for according to truth and judgment thy face.
didst thou bring all these things upon 19 Put us not to shame: but deal
us because of our sins.

with us after thy lovingkindness, and
6 For we have sinned and com- according to the multitude of thy
mitted iniquity, departing from thee. mercies.

7 In all things have we trespassed, 20 Deliver is also according to thy and not obeyed thy commandments, marvellous works, and give glory to nor kept them, neither done as thou thy name, O Lord : and let all them hast commanded us, that it might go that do thy servants hurt be ashamed; well with us.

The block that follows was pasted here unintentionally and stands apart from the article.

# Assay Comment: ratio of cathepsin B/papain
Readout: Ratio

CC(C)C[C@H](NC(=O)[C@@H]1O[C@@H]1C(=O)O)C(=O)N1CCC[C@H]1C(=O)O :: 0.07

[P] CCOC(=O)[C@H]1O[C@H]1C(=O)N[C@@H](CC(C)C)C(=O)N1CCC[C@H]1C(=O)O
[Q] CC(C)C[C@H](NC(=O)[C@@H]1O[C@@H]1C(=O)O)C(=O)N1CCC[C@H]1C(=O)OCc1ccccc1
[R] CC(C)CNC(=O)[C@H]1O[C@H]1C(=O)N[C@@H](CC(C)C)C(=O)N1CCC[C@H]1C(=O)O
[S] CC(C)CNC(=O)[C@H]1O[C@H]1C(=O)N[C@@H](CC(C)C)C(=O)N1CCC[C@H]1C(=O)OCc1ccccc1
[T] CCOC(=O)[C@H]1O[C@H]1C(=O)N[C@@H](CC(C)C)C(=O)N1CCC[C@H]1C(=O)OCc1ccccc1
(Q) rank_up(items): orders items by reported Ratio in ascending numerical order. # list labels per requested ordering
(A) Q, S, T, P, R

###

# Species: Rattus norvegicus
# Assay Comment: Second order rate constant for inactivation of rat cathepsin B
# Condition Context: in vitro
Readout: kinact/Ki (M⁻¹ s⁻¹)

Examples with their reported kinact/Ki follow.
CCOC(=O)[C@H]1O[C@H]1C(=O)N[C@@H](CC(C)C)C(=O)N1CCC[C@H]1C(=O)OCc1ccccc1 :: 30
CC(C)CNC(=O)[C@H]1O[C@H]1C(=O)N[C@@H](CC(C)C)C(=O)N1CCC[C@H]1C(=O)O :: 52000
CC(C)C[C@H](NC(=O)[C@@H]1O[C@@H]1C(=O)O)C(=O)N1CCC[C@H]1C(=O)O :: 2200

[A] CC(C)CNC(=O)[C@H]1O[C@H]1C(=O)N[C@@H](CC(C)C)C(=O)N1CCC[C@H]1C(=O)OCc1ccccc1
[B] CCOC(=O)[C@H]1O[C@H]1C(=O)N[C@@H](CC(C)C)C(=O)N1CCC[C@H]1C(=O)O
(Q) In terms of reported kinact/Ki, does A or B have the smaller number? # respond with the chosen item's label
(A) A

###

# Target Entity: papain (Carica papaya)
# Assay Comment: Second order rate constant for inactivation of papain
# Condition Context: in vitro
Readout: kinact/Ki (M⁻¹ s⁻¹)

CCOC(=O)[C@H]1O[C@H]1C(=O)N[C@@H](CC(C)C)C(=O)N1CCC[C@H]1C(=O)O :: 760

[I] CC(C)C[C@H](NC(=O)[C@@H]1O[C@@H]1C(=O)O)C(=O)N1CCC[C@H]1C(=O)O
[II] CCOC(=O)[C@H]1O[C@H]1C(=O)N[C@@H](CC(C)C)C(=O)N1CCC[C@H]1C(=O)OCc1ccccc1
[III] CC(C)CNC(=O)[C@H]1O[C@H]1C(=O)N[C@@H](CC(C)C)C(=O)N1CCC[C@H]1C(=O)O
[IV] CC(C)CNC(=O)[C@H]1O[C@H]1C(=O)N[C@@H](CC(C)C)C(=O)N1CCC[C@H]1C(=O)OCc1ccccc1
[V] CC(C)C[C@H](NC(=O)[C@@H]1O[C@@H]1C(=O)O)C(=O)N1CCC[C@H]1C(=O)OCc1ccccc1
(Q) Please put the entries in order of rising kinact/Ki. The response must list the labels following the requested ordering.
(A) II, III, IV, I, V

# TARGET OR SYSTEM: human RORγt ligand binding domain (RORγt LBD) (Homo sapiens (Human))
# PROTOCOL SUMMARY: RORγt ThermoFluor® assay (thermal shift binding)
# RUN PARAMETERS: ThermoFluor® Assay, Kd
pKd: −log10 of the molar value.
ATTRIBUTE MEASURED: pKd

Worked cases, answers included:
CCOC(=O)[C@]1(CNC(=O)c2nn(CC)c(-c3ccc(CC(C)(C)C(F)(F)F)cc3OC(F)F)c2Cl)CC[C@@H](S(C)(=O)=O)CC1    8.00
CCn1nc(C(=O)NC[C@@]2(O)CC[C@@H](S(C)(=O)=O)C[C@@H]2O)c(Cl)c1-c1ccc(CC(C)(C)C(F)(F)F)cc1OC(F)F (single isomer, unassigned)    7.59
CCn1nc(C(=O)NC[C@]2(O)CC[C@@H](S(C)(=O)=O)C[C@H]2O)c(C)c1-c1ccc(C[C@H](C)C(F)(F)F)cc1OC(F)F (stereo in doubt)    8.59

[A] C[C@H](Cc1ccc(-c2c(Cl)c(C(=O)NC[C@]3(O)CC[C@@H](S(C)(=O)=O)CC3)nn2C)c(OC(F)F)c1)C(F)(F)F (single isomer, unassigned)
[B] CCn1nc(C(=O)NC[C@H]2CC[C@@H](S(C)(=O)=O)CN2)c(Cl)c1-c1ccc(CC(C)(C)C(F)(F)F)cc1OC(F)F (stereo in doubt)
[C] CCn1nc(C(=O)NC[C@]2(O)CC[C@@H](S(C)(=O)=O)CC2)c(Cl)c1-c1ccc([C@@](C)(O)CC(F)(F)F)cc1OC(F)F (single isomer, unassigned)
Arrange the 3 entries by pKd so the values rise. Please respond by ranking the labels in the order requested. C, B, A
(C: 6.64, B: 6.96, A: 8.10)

I 21 And let them be confounded
8 Wherefore all that thou hast || in all their power and might, and 1 Or, by the
brought upon us, and everything let their strength be broken;
that thou hast done to us, thou hast 22 And let them know that thou
done in true judgment.

art Lord, the only God, and glorious
9 And thou didst deliver us into over the whole world.
the hands of lawless enemies, most 23 And the king's servants, that
hateful forsakers of God, and to an put them in, ceased not to make the
unjust king, and the most wicked in oven hot with || rosin, pitch, tow, and 101,
all the world.

small wood;
10 And now we cannot open our 24 So that the flame streamed forth cerita
mouths, we are become a shame and above the furnace forty and nine chalks.cat,
reproach to thy servants, and to them cubits.
that worship thee.

25 And it passed through, and
11 Yet deliver us not up wholly, burned those Chaldeans it found
for thy name's sake, neither disannul about the furnace.